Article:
When Navnautik was founded in 1990, the Singapore-based firm was a one-man operation by Debabrata Banerjee. It started out as a marine consultancy service providing services to shipyards in Singapore, Thailand, Malaysia and other neighbouring countries. Over more than two decades, however, it has extended not only its client base to companies across the globe but also its services to include naval architecture, newbuilding supervision and ship conversion design.
Navnautik is a company of 30 today, catering for small and medium sized ships and in particular special purpose vessels using experienced designers and full 3D modelling to achieve the best possible results. Debabrata talks about some of the types of vessels his company has worked on: “Most marine consultants have had a long track record in off the shelf designs so, in order to compete, Navnautik has chosen to tackle designs with specialised applications. These include small LPG gas carriers; bitumen tankers; hydrographic survey vessels of ultra shallow draft; 15,000 deadweight tonne (DWT) copper concentrate integrated tug-barge; shallow draft / low air draft tankers for river navigation; production engineering for a self-propelled jack-up vessel; and even a sub-sea deployment craft for the installation of underwater railway tunnel sections across the Bosphorus Strait in Turkey.”
As the variety of these designs suggests, Navnautik works with many different clients across the broad maritime industry including private companies, individuals, state governments and multinational projects, and with technical databases to provide these clients with designs that are fit for purpose. Its portfolio includes clients from across the world – though it is largely focused on the Middle East and Asia Pacific – and to better serve this wide spread the company has established a second office. The first, its headquarters based in Singapore, is responsible for most services including general administration, marketing, technical proposals, complete design and project management. The second is based in Kolkata, India, and has fewer but equally important responsibilities including detail design of hull structures and outfitting, 3D modelling, and preparation of nesting files for steel processing.
Navnautik is a company always looking to expand the boundaries of what it is capable and lately it has invested itself in two important new vessel types. One is a 75 tonne diesel-electric hybrid tug for use at LNG terminals, a design that challenged the company’s ability to compact state-of-the-art design into a functionally small space. The other new type of ship it has approached is a deep-sea pipe layer. Requirements stated it must not only withstand deep-sea environments but also be ice-classed and capable of heavy lift applications. Navnautik successfully produced this design and included a host of cutting edge features including DP3 capability, multi-lay system for rigid and non-rigid pipelines, V3 comfort class, and 3000 metric tonne heavy lift cane with active heave compensation (AHC).
“Apart from vessel design and ship conversion, Navnautik provides customised solutions to operators,” Debabrata adds. “For example we converted a flat top barge to have ramps, be mounted with asphalt tanks and carry road tankers on board. This provided a cost effective supply solution to the construction of the 2500 kilometre North-South Expressway along the narrow coastline of Vietnam. The barges were topped up offshore by bitumen tankers and then were able to relocate on the coast within 200 kilometres of any road in the country. This was an essential asset in the road construction.”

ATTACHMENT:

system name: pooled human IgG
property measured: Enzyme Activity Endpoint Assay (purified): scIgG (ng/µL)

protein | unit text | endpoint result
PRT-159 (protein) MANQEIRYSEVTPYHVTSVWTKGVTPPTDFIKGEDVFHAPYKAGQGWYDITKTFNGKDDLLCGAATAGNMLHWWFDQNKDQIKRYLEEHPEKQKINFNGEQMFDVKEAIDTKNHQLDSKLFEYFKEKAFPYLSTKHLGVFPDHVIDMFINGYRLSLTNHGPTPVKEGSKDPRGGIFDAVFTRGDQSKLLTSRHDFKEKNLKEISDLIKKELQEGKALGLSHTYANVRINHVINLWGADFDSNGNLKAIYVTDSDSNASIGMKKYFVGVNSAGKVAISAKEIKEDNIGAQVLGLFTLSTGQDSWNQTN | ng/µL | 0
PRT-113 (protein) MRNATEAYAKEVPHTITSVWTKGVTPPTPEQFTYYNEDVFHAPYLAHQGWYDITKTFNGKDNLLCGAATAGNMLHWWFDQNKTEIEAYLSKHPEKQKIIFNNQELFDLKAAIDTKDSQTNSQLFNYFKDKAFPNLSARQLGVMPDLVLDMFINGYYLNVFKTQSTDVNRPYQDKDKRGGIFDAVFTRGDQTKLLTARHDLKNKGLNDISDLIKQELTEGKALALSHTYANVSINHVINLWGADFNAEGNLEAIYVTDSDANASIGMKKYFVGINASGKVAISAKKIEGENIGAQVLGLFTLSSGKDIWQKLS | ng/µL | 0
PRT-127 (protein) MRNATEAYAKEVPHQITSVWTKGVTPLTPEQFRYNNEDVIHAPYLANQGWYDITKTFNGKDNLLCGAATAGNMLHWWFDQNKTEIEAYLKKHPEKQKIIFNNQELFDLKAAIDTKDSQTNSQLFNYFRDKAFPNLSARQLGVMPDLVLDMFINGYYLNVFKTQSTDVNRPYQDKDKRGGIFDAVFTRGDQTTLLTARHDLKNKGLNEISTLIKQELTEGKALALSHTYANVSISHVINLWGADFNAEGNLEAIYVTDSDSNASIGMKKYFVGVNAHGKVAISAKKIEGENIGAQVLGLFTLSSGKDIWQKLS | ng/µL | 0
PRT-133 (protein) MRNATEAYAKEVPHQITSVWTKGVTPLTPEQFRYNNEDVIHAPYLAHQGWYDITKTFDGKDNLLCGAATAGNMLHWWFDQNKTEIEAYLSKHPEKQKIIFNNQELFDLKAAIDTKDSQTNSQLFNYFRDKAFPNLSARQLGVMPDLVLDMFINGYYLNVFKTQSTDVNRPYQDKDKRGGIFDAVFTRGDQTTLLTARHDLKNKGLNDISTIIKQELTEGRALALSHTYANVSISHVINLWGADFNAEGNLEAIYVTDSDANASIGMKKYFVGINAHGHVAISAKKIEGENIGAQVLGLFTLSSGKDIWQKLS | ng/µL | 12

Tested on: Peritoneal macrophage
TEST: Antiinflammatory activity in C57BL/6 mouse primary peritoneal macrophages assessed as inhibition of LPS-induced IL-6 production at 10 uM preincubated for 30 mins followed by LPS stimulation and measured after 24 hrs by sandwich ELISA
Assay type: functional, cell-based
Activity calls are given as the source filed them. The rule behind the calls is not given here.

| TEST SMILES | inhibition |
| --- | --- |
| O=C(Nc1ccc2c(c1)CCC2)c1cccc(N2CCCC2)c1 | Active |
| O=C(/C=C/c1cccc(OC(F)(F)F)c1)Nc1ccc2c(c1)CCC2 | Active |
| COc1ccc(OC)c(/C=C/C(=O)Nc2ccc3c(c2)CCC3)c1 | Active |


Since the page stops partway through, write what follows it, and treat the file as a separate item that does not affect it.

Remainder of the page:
Other conversions undertaken by Navnautik include a 6500 DWT product tanker into an asphalt carrier for Link-Highway Shipping, a 130,000 DWT ore-bulk-oil carrier into a straightforward tanker, lengthening of Dockwise NV’s Super Servant 4 vessel by 30 metres, and a number for Sarku engineering to expand the people carrying capacity of its fleet. It even does minor works such as replacement of hatch covers (Freeport Indonesia Inc), modification on the plough deployment (Rockwater Offshore Contractors), and fire risk analysis on a VLCC (Esso International Shipping).
Navnautik’s greatest advantage has always been the small size of its operation. From the outset when just Debabrata himself undertook all the work to today’s staff roster of 30 across two international offices. The small size presents a number of advantages such as internal efficiency, attention to customer and to detail, and the flexibility to present customised solutions with a relatively brief turnaround time. As illustrated, these strengths have led Navnautik to having a busy work schedule. Plenty of design and conversion opportunities have been grasped by the company over the last 18 months, and its role as a leading special purpose vessel designer means it is partially shielded from the dropping rates of newbuilds for common vessels such as tankers and bulk carriers.
Looking forwards, Debabrata sets out new projects and what the company expects of itself over the next five years: “We are currently in the development stage of a DP2 offshore construction, small water plane twin hull (SWATH) vessel capable of carrying up to 400 men. It will be equipped with a 150 tonne crane complying with SPS 2008 standards. Beyond that, looking five years down the line, Navnautik wants to stay as small and effective as it has always been and continue looking to meet owners that dare venture into innovative solutions such as ours.”
Specialist design and conversion
Worldwide client portfolio
Small, flexible company